Abstract Reading disability (RD) typically consists of deficits in word reading accuracy and/or reading comprehension. While it is well known that word reading accuracy deficits lead to comprehension deficits (general reading disability, GRD), less is understood about neuropsychological profiles of children who exhibit adequate word reading accuracy but nevertheless develop specific reading comprehension deficits (S-RCD). Establishing the underlying neuropsychological processes associated with different RD types is essential for ultimately understanding core neurobiological bases of reading comprehension. To this end, the present study investigated isolated and contextual word fluency, oral language, and executive function on reading comprehension performance in 56 9- to 14-year-old children [21 typically developing (TD), 18 GRD, and 17 S-RCD]. Results indicated that TD and S-RCD participants read isolated words at a faster rate than participants with GRD; however, both RD groups had contextual word fluency and oral language weaknesses. Additionally, S-RCD participants showed prominent weaknesses in executive function. Implications for understanding the neuropsychological bases for reading comprehension are discussed.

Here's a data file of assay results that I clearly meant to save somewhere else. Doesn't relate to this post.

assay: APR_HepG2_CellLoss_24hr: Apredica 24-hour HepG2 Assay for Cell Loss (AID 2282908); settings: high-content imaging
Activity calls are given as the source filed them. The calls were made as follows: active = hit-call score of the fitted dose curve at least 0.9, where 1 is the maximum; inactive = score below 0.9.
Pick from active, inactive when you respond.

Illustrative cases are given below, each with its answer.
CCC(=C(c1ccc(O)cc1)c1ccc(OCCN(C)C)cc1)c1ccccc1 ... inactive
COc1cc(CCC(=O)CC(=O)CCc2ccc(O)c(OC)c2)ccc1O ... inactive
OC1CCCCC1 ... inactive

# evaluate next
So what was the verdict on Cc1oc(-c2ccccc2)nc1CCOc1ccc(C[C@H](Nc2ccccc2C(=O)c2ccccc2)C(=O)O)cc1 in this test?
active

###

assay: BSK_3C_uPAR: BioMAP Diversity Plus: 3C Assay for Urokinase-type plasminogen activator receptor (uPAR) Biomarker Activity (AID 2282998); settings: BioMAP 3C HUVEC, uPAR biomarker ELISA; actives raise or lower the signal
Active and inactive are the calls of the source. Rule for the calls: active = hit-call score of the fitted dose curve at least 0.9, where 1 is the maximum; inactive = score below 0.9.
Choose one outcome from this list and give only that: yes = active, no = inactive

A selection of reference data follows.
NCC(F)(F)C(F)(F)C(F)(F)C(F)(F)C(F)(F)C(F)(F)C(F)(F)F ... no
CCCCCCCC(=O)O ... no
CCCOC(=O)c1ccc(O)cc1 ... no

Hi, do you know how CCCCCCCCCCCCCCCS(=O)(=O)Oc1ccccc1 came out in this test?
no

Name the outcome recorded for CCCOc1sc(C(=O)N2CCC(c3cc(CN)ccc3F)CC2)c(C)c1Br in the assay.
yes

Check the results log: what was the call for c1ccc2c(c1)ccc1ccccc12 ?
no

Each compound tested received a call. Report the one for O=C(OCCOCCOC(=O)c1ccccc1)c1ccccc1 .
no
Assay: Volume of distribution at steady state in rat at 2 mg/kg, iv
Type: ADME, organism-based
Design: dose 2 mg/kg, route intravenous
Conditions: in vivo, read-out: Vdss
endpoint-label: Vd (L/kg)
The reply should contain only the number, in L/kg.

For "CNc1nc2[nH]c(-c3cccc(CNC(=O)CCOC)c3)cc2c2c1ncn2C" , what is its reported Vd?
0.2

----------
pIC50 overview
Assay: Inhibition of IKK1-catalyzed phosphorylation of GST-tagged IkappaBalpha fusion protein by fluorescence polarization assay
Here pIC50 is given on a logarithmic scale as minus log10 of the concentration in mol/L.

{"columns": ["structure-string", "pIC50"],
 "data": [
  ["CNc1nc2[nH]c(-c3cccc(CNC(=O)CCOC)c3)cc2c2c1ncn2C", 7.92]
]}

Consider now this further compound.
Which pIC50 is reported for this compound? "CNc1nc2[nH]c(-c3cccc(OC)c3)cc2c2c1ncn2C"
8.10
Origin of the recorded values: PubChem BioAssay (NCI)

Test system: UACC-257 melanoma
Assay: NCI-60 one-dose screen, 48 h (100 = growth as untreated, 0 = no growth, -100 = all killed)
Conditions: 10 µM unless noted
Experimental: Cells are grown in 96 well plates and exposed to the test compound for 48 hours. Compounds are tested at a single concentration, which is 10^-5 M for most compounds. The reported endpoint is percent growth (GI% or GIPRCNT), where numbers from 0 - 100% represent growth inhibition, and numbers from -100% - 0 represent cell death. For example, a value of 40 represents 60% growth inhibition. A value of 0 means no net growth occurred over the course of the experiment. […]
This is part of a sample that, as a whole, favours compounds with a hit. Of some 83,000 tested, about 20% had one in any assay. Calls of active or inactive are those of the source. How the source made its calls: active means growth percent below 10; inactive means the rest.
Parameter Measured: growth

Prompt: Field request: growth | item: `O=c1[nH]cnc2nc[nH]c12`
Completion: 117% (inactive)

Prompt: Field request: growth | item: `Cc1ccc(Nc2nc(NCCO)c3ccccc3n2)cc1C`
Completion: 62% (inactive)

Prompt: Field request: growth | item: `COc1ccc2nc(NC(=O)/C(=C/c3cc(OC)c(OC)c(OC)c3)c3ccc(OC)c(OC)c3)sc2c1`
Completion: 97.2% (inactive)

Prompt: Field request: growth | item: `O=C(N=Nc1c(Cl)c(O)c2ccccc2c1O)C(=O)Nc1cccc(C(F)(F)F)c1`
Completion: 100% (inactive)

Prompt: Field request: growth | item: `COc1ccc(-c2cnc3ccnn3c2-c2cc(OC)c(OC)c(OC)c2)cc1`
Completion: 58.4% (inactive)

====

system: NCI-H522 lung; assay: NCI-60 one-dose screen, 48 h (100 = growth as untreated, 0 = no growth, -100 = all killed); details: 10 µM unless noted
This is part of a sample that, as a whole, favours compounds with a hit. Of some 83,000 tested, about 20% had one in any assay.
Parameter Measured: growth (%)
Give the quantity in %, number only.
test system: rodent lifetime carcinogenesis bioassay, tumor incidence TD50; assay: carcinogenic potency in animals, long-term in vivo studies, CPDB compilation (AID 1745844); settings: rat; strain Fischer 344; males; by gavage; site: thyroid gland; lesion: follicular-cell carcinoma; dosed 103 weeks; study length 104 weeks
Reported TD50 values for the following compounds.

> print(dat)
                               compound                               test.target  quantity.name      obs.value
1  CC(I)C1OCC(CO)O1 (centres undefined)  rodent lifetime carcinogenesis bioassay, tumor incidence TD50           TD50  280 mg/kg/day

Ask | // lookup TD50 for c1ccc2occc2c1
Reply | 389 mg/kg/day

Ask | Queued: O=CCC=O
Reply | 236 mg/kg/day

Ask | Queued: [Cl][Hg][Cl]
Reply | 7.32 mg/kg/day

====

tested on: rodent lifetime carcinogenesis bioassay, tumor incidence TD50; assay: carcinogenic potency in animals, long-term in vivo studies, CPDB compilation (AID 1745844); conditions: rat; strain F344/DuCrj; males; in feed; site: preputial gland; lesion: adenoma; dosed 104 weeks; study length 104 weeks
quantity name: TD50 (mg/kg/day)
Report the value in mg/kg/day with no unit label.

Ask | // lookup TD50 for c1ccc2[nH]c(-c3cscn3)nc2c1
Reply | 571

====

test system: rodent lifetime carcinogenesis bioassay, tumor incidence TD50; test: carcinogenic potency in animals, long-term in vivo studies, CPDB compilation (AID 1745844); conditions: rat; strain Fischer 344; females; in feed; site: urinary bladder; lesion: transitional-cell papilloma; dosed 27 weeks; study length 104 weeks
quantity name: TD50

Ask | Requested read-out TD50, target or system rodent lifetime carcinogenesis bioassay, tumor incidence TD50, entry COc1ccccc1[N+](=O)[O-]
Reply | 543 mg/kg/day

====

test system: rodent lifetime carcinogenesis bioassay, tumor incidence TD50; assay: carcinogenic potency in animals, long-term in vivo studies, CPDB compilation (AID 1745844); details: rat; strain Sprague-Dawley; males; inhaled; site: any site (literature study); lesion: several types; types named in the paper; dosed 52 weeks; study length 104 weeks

from Annals of Dyslexia

Working Memory, Short-Term Memory, and Reading Disabilities

The purpose of the present study was to synthesize research that compares children with and without reading disabilities (RD) on measures of short-term memory (STM) and working memory (WM). Across a broad age, reading, and IQ range, 578 effect sizes (ESs) were computed, yielding a mean ES across studies of —.89 (SD = 1.03). A total of 257 ESs were in the moderate range for STM measures (M = —.61, 95% confidence range of —.65 to —.58), and 320 ESs were in the moderate range for WM measures (M = —.67, 95% confidence range of —.68 to —.64). The results indicated that children with RD were distinctively disadvantaged compared with average readers on (a) STM measures requiring the recall of phonemes and digit sequences and (b) WM measures requiring the simultaneous processing and storage of digits within sentence sequences and final words from unrelated sentences. No significant moderating effects emerged for age, IQ, or reading level on memory ESs. The findings indicated that domain-specific STM and WM differences between ability groups persisted across age, suggesting that a verbal deficit model that fails to efficiently draw resources from both a phonological and executive system underlies RD.